Since February, when General Motors first began recalling the 2.6 million cars equipped with defective ignition switches, the safety issues have been plaguing the automaker.
It looks almost as if the No.1 US automaker never deemed safety as a priority and now – as it faces scrutiny from everywhere – from the Congress to the public – it suddenly discovered it has this “item” on its to do list.
In February, incoming CEO Mary Barra ordered the recall of 2.6 million cars equipped with defective ignition switches – as the cars could suddenly have their engines cut off and lose critical safety systems, including the airbags. The automaker has connected the problem to at least 54 crashes and 13 deaths – although many – including the federal authority NHTSA – say the fatalities tally is actually much higher.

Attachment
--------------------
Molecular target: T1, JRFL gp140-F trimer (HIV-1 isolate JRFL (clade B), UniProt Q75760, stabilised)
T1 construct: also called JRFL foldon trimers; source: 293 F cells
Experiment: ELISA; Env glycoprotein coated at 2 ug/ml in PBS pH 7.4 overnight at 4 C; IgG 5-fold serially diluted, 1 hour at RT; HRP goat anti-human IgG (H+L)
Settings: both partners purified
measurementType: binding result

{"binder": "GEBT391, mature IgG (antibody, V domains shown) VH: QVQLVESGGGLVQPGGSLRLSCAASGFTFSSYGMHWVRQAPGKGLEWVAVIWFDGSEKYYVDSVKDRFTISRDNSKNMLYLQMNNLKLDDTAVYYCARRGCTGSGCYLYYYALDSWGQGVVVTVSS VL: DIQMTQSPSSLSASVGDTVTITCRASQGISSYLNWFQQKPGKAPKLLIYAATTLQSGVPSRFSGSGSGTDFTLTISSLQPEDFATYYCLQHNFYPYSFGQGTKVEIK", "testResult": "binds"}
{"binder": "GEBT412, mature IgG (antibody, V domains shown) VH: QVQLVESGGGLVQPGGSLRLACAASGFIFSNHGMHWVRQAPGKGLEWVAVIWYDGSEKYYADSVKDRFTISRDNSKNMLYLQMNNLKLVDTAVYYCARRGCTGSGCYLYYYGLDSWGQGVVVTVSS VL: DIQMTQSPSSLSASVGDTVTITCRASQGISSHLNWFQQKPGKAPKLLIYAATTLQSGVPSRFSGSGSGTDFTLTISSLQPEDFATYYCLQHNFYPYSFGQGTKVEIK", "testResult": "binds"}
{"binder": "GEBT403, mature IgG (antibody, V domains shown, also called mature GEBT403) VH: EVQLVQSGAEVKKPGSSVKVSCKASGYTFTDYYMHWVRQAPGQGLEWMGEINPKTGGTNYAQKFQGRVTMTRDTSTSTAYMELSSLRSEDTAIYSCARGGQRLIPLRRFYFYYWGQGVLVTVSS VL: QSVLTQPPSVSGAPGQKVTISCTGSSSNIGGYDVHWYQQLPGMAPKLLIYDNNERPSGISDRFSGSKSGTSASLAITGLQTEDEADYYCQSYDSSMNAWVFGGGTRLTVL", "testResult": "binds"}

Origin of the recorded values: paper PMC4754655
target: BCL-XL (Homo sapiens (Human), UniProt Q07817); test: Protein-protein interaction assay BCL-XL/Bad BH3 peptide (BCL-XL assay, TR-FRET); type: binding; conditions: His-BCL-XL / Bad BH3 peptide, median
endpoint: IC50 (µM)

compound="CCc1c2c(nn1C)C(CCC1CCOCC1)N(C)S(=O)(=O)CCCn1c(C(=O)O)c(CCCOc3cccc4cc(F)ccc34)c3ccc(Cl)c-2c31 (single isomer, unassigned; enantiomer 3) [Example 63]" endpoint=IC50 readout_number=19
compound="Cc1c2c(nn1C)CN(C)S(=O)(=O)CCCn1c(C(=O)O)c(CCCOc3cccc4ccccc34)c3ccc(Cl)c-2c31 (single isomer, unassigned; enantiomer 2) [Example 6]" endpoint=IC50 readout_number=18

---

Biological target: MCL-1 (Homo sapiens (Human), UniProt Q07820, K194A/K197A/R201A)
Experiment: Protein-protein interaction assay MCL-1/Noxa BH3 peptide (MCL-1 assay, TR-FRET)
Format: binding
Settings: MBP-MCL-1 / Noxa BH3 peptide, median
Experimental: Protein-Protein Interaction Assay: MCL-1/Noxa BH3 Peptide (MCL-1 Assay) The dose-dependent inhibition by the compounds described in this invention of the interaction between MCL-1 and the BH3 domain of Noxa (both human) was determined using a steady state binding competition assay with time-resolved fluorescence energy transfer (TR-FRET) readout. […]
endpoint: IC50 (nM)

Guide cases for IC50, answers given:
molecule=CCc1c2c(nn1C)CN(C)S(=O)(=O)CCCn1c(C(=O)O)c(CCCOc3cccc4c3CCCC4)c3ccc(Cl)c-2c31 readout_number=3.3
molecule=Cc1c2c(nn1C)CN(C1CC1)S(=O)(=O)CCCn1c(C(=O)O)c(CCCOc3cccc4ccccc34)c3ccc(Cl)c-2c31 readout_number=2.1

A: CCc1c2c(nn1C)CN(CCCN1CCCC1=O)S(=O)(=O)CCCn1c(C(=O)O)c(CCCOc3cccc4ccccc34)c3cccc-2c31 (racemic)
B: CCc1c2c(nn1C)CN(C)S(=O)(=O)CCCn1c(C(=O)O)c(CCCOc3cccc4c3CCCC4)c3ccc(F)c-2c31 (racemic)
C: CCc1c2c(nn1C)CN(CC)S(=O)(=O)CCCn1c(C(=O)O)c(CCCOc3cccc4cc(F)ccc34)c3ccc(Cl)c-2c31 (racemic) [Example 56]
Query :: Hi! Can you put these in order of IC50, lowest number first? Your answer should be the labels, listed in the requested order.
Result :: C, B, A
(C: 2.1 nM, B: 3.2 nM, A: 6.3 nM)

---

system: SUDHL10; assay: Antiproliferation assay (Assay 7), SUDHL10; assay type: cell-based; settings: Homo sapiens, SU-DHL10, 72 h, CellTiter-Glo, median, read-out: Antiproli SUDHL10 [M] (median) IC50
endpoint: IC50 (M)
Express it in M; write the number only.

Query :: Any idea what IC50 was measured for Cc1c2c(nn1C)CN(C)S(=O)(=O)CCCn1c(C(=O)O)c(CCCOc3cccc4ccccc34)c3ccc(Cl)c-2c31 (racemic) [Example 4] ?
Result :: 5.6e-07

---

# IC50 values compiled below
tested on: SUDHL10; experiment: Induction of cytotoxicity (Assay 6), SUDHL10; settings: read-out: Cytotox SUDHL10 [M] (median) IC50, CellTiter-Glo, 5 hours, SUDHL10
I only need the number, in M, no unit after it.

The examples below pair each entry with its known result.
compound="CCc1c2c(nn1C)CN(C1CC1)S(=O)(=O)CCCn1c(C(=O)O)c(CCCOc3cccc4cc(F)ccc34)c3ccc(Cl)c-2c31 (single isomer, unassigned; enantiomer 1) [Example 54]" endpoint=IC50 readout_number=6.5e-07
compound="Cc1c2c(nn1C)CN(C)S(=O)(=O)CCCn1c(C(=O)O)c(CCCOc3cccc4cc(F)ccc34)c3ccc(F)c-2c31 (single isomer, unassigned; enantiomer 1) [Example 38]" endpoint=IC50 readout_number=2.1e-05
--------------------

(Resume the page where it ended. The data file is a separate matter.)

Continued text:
Besides the 2.6 million Chevrolet Cobalts and Saturn Ions and other models that are encompassed in the 11 years late recall, so far this year GM’s recall tally stands at 34, with around 14 million just in the US.
Following the mishandling of the ignition switch recall, GM ordered an outside internal review – resulting in the firing of 15 people, including one VP and two directors, according to reports – but is also under intense federal scrutiny. Of the five different federal probes, only the NHTSA one has concluded, with the automaker fined the maximum amount possible – $35 million.